Be Cool, Prep For Winter
As chilly weather approaches there are a few easy things to check off your list that will keep you safe and may even save you money
Turn It Off
Do you know where your main water valve is – it’s good to know in case of an emergency, especially during the colder months when pipes may freeze or burst. It can be hard to think straight when you have a water leak, so get familiar with where it is and comfortable with knowing how to turn it off.
Turn it Down
This may be an obvious one, but turning your thermostat down and layering on warmer clothes will save you money. But, even if you like to wear shorts and keep the temp toasty, try and stick to the one temperature; constantly adjusting the thermostat can make the units work harder resulting in increased costs.
Though, don’t turn it down to low – the industry standard is to set the heat at a minimum of 60 degrees, any lower and your pipes may freeze.
One thing we’ve all learned over the past couple of years is how to be prepared for long stays at home. COVID lockdowns and quarantining aside, winter weather commonly brings power outages and surprise challenges.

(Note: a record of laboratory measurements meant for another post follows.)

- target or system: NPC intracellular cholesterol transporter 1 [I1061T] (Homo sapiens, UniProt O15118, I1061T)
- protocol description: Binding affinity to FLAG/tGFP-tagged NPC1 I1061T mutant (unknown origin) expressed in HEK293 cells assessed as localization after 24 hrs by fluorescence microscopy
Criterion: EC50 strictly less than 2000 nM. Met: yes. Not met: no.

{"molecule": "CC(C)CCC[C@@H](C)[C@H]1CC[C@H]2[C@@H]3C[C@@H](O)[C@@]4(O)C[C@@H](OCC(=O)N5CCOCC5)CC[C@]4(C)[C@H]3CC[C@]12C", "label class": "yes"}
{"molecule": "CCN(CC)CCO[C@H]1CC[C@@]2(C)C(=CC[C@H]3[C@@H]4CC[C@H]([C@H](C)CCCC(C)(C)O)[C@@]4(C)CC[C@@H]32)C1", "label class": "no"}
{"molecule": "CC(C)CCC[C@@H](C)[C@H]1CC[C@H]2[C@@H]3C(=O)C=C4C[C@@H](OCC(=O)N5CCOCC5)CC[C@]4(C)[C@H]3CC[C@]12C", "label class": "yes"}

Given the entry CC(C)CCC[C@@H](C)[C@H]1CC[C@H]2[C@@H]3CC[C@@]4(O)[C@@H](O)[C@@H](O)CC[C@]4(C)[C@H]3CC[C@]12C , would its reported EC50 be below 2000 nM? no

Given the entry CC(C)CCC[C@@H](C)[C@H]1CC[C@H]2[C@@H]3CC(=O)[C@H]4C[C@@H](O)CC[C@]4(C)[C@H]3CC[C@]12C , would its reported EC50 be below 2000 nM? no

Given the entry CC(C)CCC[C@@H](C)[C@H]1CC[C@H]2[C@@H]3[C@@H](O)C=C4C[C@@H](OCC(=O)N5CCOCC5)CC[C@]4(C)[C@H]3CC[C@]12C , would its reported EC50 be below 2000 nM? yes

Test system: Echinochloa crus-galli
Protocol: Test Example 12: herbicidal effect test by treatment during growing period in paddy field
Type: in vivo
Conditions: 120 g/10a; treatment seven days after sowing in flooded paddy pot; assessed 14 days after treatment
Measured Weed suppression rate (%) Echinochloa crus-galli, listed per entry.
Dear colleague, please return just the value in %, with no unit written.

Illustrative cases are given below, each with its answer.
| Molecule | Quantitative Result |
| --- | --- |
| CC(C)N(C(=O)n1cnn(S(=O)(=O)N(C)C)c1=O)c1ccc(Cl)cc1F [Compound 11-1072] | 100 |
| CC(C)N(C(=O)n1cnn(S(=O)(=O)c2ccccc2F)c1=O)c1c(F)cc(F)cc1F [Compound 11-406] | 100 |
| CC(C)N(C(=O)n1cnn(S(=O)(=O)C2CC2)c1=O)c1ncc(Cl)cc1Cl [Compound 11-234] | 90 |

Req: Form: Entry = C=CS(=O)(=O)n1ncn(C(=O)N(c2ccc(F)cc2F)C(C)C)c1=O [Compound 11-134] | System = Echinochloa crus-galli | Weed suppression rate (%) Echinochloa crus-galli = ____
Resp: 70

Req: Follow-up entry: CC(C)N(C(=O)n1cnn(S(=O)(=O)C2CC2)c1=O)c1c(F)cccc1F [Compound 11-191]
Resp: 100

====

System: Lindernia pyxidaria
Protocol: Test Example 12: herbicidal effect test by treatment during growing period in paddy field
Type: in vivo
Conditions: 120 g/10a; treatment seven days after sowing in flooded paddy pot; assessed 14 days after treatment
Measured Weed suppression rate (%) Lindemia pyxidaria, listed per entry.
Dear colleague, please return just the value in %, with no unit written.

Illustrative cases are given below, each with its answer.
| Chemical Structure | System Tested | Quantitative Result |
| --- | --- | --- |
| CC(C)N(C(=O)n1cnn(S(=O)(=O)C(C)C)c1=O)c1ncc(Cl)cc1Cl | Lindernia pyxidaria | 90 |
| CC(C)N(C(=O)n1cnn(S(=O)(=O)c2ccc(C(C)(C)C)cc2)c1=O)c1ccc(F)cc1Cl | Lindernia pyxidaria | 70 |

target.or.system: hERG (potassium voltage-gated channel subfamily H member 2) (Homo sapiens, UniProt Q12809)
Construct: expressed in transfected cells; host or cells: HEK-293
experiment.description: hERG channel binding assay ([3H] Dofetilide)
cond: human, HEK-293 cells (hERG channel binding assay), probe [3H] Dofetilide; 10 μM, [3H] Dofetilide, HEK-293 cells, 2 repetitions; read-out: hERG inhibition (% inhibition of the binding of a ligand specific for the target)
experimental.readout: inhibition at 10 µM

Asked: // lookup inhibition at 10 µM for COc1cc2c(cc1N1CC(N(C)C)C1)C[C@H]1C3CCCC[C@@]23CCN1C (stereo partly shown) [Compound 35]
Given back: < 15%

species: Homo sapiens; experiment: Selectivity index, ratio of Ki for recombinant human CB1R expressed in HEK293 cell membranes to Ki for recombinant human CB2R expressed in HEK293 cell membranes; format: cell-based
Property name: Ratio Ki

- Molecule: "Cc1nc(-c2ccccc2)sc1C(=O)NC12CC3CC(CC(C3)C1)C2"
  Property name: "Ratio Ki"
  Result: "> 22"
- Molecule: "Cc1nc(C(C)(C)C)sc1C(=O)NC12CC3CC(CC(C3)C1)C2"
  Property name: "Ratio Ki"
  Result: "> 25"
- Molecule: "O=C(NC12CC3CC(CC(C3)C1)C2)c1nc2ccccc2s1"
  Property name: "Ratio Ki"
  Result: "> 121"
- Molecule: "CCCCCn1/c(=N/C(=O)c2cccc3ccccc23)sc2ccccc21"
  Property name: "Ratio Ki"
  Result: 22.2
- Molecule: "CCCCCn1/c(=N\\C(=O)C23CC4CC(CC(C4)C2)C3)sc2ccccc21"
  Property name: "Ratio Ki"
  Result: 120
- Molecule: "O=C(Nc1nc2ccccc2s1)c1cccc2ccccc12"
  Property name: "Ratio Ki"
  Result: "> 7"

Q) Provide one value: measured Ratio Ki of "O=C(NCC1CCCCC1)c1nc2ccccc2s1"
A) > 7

Make sure you have these items on-hand: batteries, flashlight, snow shovel, ice melts or sand and antifreeze, if you have a generator make sure you have fuel (that is safely stored).
Fire It Up
If you have a fireplace never leave it on unattended. If it’s your first fire of the season, stay in the room to ensure there is no smoke or excessive gas smell.
If you’re using a space heater, make sure it’s on a non-flammable flat surface (never use an oven or stove to heat your home).
Arm Your Alarms
Speaking of fire, now is a great time to switch out your batteries in your fire and carbon monoxide alarms. Also consider changing your air filters, with less fresh air flowing (closed windows) it’s important to make sure your filter is up for the challenge.
Remember that most roads are public property (even in neighborhoods) and therefore are the responsibility and will be plowed by the town or city.
However, if your roads or parking lots are private property, your HOA Board is the one to decide how they are going to handle snow and ice.